When asked about the alliance, Lokendra said, “Behenji has done the right thing with the alliance. Muslims, Jatavs, Jats and Yadavs have come together. We will all vote for each other’s candidate.” But given the past acrimony between Jatavs and Yadavs in east UP, or Jatavs and Jats or even Jatavs and Muslims to some extent in west UP, would this work? Nitin chipped in, “If Jats and Muslims could kill each other five years ago and come together now, why can’t we work together with all other groups? This election is to defeat Modi. And if the alliance gets over 50 seats, Behenji will become the Prime Minister.”

Mohammad Tazim, a Muslim participant at the rally from Saharanpur, claimed that the Modi government had harassed poor people with demonetisation. “And they have harassed Muslims in particular by spreading hatred against us. The alliance is our only hope.”

Supplementing these voices are the Yadavs, who are numerically far more significant elsewhere in the state. At the Phulpur tehsil, Sanjay Yadav, a lawyer, says emphatically that he is with the alliance. “The SP is our party. I don’t care if the party wins or loses. But I will always be with Akhilesh and support his decisions. In UP, it is clear that since the BJP government came to power, there has been discrimination against Yadavs. And nationally, I don’t think the the Modi government has performed well either.”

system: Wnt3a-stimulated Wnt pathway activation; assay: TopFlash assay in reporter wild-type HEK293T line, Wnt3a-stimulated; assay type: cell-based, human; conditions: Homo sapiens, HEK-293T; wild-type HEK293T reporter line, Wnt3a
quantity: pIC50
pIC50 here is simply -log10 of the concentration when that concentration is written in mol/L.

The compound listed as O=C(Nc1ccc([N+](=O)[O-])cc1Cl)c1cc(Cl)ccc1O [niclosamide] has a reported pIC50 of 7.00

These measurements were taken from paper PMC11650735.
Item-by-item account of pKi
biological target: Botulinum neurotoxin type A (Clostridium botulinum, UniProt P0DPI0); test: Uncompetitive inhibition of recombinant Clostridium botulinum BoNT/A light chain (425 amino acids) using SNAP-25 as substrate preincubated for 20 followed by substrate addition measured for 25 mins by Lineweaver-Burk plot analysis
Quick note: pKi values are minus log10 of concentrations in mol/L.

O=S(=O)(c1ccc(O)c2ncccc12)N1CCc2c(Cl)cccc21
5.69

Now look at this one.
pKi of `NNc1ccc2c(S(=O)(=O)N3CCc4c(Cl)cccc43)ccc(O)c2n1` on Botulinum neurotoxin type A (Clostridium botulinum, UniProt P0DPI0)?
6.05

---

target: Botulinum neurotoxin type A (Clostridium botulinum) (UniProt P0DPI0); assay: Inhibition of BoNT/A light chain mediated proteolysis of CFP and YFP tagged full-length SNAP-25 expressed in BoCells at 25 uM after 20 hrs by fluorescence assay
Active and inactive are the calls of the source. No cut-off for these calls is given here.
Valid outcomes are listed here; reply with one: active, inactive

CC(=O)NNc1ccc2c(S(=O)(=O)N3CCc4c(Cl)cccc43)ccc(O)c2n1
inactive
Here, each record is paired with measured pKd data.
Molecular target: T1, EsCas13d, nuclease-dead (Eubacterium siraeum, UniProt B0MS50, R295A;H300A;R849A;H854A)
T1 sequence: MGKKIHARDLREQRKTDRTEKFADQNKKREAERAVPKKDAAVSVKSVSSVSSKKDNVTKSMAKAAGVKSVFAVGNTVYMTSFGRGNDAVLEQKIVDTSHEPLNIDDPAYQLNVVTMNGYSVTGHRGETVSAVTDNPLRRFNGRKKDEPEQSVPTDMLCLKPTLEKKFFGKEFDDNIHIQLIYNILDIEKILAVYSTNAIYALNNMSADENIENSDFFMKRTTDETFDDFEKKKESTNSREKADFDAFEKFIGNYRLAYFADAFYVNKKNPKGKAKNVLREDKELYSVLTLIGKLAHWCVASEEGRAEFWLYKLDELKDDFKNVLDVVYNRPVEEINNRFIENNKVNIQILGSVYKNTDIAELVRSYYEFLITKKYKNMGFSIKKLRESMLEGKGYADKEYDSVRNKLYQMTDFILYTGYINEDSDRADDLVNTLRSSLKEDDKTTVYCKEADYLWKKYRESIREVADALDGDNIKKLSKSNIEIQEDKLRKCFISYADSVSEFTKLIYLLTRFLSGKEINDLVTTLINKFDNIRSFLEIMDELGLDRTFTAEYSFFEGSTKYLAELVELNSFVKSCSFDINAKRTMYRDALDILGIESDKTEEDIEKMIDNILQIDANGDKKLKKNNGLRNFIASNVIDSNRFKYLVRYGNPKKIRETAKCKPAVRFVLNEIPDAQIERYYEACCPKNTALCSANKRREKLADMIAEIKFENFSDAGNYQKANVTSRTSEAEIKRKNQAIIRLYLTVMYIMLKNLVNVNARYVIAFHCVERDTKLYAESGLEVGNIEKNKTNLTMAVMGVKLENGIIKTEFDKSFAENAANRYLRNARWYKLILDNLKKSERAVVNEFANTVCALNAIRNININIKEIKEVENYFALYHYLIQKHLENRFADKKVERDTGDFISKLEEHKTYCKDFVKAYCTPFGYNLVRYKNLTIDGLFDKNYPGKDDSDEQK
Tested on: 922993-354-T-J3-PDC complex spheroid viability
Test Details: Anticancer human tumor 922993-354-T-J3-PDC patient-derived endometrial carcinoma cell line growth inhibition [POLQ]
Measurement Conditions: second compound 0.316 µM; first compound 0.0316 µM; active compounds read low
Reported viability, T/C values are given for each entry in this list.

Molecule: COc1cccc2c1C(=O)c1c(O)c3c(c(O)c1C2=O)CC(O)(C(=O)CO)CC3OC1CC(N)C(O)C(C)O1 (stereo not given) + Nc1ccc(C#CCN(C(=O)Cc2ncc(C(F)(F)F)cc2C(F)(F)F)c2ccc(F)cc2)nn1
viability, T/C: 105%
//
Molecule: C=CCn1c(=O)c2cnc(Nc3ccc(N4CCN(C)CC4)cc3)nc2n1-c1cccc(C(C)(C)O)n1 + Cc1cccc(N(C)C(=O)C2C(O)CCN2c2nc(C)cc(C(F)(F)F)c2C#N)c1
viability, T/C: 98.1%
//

These voices, of Lokendra and Nitin, Tazim and Yadav, are the biggest strength of the alliance. Muslims, Yadavs and Jatavs have felt that since 2014 nationally.

But since 2017, in particular after the BJP’s victory in the assembly polls, they have been systematically excluded from the power structure in the state. That prompted the pressure from below from these communities on their leaders — Akhilesh Yadav and Mayawati — to come together.

But a caveat is essential here. We met several Yadavs who suggested that because this was a Lok Sabha election, they may well vote for Modi while supporting the SP in the state elections. We also met some Jatavs (especially those not attached to the BSP organisation), who were open to voting for the BJP in seats where the BSP had not put up a candidate.

But taking on this multi-religious coalition is another coalition: a broadly Hindu social alliance which compromises the most dominant castes with some of the most backward and invisible castes. They feel the return of the BJP has actually opened up the space for them, provided them a voice in the power structure, and ended the prolonged dominance of Yadavs, Jatavs and Muslims in the politics of the state.